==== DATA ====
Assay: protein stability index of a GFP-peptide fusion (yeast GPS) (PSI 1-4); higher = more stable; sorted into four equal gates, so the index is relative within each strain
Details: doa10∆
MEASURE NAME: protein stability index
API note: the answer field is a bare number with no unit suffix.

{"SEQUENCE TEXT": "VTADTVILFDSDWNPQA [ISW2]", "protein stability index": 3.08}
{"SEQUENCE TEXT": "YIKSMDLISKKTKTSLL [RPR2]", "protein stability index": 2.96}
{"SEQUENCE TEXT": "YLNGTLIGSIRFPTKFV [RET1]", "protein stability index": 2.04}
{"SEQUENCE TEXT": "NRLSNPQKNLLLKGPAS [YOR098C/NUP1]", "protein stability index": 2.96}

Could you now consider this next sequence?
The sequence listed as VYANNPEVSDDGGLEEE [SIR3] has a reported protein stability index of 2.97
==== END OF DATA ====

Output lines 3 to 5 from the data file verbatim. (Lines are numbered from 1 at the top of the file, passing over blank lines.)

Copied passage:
MEASURE NAME: protein stability index
API note: the answer field is a bare number with no unit suffix.

{"SEQUENCE TEXT": "VTADTVILFDSDWNPQA [ISW2]", "protein stability index": 3.08}